|Publication number||US5811975 A|
|Application number||US 08/716,804|
|Publication date||Sep 22, 1998|
|Filing date||Sep 9, 1996|
|Priority date||Sep 9, 1996|
|Publication number||08716804, 716804, US 5811975 A, US 5811975A, US-A-5811975, US5811975 A, US5811975A|
|Inventors||James Segura Bernardo|
|Original Assignee||Bernardo; James Segura|
|Export Citation||BiBTeX, EndNote, RefMan|
|Patent Citations (4), Referenced by (13), Classifications (7), Legal Events (4)|
|External Links: USPTO, USPTO Assignment, Espacenet|
1. Field of the Invention
This invention relates in general to electrical monitoring systems, and in particular, to programmable electrical monitoring systems for monitoring and testing the operational status of battery powered emergency luminare, battery backup devices and/or equipment.
2. Description of the Related Art
Maintenance and safety codes typically require buildings to be equipped with various emergency fixtures or luminary devices such as lighted exit signs, florescent and sealed beam lights, and wall packs. The emergency luminare are usually powered by a continuous power source. In addition, the emergency luminare have back-up battery sources.
The emergency luminare also have internal circuitry connected to the power source of the building. The internal circuitry detects the on/off power status of the building. If the building's power is on, then the internal circuitry of a particular luminary device opens a battery circuit which deactivates the battery source. If however, the building's power is off, then the internal circuitry of a particular luminary device closes the battery circuit which activates the battery source to provide battery operated power to the particular luminary device.
Under normal conditions, the power source is on and operating the luminare while the battery sources are off and in the inactive state. However, during an interruption of the power source, such as a power failure or a power malfunction, the battery sources power the respective luminare or respective devices or systems and activate the respective luminare. Thus, since interruptions in the power source are unpredictable, it is critical that each battery source be capable of providing operating power to the luminare at any given time.
To ensure that the battery source of a particular emergency luminary device, or system provides the required power to activate the particular emergency luminary device during an emergency, periodic testing of the battery source according to applicable codes and/or manufacturers' recommendations is necessary. Further, testing and monitoring of lighting elements of the emergency luminare is required to ensure that the lighting elements illuminate the luminare and/or area proximate to the luminare when the power source of a building is interrupted or malfunctions.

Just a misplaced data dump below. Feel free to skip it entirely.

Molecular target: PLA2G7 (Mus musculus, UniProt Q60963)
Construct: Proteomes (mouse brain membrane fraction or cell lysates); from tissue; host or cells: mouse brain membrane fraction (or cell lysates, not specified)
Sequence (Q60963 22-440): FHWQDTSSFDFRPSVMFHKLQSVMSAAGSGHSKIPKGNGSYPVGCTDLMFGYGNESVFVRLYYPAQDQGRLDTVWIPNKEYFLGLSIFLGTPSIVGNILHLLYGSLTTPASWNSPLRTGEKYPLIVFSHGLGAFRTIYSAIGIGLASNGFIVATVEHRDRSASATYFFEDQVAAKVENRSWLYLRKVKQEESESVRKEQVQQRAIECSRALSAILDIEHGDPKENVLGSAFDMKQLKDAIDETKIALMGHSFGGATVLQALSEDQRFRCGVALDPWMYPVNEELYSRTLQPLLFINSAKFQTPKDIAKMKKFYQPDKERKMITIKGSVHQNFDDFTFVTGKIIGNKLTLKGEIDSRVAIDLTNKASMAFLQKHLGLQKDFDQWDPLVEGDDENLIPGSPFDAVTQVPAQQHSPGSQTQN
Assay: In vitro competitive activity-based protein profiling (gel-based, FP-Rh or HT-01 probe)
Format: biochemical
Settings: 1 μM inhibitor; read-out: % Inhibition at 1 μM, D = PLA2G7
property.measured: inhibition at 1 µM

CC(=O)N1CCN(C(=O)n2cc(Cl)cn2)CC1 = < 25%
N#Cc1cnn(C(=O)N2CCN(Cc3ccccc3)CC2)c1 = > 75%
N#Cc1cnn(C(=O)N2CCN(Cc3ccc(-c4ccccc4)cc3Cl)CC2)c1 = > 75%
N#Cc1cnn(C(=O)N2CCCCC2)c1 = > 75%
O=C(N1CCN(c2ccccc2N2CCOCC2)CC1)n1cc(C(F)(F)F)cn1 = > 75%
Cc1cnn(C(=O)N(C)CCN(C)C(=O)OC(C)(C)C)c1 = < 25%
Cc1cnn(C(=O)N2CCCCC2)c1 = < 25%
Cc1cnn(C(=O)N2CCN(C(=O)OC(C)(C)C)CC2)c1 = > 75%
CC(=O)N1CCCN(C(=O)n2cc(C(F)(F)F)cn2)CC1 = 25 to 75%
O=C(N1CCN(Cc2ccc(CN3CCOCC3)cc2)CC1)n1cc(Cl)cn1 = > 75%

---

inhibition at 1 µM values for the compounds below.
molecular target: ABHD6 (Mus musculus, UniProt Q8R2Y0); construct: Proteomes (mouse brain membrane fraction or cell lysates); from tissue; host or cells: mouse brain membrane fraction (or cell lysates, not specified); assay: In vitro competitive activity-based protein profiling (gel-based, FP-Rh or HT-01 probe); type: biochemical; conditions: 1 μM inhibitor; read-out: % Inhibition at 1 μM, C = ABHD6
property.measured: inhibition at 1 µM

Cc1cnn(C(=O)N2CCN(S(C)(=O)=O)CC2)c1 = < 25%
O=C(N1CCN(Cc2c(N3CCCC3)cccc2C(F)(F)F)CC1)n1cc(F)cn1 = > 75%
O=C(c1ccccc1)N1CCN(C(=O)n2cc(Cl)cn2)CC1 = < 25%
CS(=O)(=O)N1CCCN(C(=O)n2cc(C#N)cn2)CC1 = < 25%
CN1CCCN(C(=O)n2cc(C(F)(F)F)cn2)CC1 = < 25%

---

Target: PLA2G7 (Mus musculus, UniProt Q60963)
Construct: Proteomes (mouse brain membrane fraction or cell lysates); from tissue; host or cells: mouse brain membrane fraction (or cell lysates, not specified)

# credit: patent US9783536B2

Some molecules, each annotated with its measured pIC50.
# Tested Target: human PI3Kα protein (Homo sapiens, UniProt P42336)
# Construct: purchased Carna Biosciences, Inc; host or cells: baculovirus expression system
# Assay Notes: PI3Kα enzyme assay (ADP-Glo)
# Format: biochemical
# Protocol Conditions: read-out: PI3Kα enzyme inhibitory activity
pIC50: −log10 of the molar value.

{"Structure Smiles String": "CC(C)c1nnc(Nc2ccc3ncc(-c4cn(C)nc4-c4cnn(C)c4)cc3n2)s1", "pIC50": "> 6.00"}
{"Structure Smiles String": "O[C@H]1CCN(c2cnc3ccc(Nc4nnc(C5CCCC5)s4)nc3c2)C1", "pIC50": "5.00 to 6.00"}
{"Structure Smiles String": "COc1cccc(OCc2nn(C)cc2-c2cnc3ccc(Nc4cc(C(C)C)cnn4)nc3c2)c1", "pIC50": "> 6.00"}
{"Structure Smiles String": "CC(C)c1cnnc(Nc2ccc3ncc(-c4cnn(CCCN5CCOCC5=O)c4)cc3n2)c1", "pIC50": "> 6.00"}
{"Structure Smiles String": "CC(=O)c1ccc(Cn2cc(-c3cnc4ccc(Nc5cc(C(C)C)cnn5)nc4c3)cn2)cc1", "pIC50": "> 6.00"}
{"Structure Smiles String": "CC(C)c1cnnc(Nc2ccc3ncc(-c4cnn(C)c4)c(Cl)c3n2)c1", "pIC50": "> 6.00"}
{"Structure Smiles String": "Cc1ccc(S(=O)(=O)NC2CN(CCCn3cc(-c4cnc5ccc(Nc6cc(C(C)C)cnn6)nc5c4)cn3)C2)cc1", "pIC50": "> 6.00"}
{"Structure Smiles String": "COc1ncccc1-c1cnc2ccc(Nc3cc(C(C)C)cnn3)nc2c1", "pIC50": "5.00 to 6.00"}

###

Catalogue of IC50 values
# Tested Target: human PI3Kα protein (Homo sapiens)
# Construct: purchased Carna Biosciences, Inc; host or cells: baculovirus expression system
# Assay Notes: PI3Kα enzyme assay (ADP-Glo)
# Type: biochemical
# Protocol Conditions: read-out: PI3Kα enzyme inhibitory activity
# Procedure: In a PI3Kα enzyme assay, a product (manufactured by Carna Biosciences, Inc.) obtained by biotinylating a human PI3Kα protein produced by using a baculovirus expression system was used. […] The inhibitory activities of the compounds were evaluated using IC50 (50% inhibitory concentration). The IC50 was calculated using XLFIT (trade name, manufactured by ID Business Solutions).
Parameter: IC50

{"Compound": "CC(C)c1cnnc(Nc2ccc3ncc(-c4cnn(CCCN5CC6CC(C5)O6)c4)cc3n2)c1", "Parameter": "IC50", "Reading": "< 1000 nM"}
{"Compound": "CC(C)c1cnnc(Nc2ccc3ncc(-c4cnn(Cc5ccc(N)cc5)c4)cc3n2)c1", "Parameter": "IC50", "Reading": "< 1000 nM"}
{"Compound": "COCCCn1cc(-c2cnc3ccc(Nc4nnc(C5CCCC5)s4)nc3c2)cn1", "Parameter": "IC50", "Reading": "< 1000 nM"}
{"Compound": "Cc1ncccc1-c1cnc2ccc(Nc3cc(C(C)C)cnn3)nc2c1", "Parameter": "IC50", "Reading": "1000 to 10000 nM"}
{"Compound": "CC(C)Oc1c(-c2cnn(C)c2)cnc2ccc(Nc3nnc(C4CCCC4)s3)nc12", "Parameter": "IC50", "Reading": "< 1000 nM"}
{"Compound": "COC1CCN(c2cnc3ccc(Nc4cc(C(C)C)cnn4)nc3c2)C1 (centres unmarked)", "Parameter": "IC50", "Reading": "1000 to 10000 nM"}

However, emergency testing methods currently employed are manual, and hence are tedious and prone to error, time consuming, and costly. For example, a typical testing method requires a field technician to check each emergency luminary device in a building. For each luminary, the technician first deactivates the power source of the luminary. Next, the technician observes the luminary in accordance with applicable codes or manufacturers' recommendations to determine if the battery source of a particular luminary and its lighting elements are properly functioning. The technician keeps a data log on the operational status of each luminary.
In addition to being prone to human error, time consuming, and costly, manual testing is inconvenient because testing usually takes place when the building is not occupied. This is typically during a five to six hour period starting at midnight. Further, technicians entering an unoccupied building are a security risk and also expose the building's owners to possible liability. Moreover, due to manpower limitations, random tests are usually not performed. Instead, emergency luminare have scheduled test dates, which are typically only once every month. Thus, this inflexible testing schedule compromises the integrity and reliability of emergency luminare.
Therefore, there is a need for a device that provides a time efficient, inexpensive, non-intrusive, and accurate method of testing emergency luminare. In addition, an electronic method is needed to quickly and precisely test emergency luminare at any time for variable testing periods without the need for entry into a building. What is further needed is a testing method which eliminates human error of manual testing.
Whatever the merits of the prior techniques and methods, they do not achieve the benefits of the present invention.
To overcome the limitations in the prior art described above, and to overcome other limitations that will become apparent upon reading and understanding this specification, the present invention discloses an apparatus and method for electronically monitoring and testing the operational status of emergency luminare with battery sources in a building at predetermined times for predetermined intervals, accurately, quickly, inexpensively, and non-intrusively.